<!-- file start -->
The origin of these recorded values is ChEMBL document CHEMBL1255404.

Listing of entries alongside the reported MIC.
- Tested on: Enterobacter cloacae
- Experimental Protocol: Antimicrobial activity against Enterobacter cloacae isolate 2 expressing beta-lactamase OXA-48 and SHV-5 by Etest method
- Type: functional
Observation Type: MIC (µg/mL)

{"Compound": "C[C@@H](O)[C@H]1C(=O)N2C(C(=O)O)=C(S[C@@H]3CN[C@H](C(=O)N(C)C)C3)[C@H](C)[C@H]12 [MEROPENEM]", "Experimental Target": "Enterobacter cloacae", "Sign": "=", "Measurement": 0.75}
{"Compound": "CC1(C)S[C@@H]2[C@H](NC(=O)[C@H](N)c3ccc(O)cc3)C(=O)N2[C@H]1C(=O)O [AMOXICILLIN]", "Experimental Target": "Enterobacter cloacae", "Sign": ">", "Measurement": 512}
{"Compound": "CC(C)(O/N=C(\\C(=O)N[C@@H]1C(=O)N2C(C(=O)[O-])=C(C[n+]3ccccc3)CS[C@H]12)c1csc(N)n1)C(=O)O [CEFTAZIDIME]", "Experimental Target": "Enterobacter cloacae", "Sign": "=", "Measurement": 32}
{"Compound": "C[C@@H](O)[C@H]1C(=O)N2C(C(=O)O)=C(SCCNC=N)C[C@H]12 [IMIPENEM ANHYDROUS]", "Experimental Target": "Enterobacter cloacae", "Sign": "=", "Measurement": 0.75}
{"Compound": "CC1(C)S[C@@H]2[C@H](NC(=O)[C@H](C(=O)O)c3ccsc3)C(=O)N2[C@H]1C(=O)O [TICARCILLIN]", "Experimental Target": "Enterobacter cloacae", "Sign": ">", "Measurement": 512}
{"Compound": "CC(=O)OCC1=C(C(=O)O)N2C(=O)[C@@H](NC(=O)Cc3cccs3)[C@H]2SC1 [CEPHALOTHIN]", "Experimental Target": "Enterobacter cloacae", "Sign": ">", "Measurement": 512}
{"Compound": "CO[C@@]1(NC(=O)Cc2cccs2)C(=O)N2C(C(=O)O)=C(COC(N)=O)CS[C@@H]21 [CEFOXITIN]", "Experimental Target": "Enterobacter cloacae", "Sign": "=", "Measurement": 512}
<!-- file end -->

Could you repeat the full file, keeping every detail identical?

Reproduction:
The origin of these recorded values is ChEMBL document CHEMBL1255404.

Listing of entries alongside the reported MIC.
- Tested on: Enterobacter cloacae
- Experimental Protocol: Antimicrobial activity against Enterobacter cloacae isolate 2 expressing beta-lactamase OXA-48 and SHV-5 by Etest method
- Type: functional
Observation Type: MIC (µg/mL)

{"Compound": "C[C@@H](O)[C@H]1C(=O)N2C(C(=O)O)=C(S[C@@H]3CN[C@H](C(=O)N(C)C)C3)[C@H](C)[C@H]12 [MEROPENEM]", "Experimental Target": "Enterobacter cloacae", "Sign": "=", "Measurement": 0.75}
{"Compound": "CC1(C)S[C@@H]2[C@H](NC(=O)[C@H](N)c3ccc(O)cc3)C(=O)N2[C@H]1C(=O)O [AMOXICILLIN]", "Experimental Target": "Enterobacter cloacae", "Sign": ">", "Measurement": 512}
{"Compound": "CC(C)(O/N=C(\\C(=O)N[C@@H]1C(=O)N2C(C(=O)[O-])=C(C[n+]3ccccc3)CS[C@H]12)c1csc(N)n1)C(=O)O [CEFTAZIDIME]", "Experimental Target": "Enterobacter cloacae", "Sign": "=", "Measurement": 32}
{"Compound": "C[C@@H](O)[C@H]1C(=O)N2C(C(=O)O)=C(SCCNC=N)C[C@H]12 [IMIPENEM ANHYDROUS]", "Experimental Target": "Enterobacter cloacae", "Sign": "=", "Measurement": 0.75}
{"Compound": "CC1(C)S[C@@H]2[C@H](NC(=O)[C@H](C(=O)O)c3ccsc3)C(=O)N2[C@H]1C(=O)O [TICARCILLIN]", "Experimental Target": "Enterobacter cloacae", "Sign": ">", "Measurement": 512}
{"Compound": "CC(=O)OCC1=C(C(=O)O)N2C(=O)[C@@H](NC(=O)Cc3cccs3)[C@H]2SC1 [CEPHALOTHIN]", "Experimental Target": "Enterobacter cloacae", "Sign": ">", "Measurement": 512}
{"Compound": "CO[C@@]1(NC(=O)Cc2cccs2)C(=O)N2C(C(=O)O)=C(COC(N)=O)CS[C@@H]21 [CEFOXITIN]", "Experimental Target": "Enterobacter cloacae", "Sign": "=", "Measurement": 512}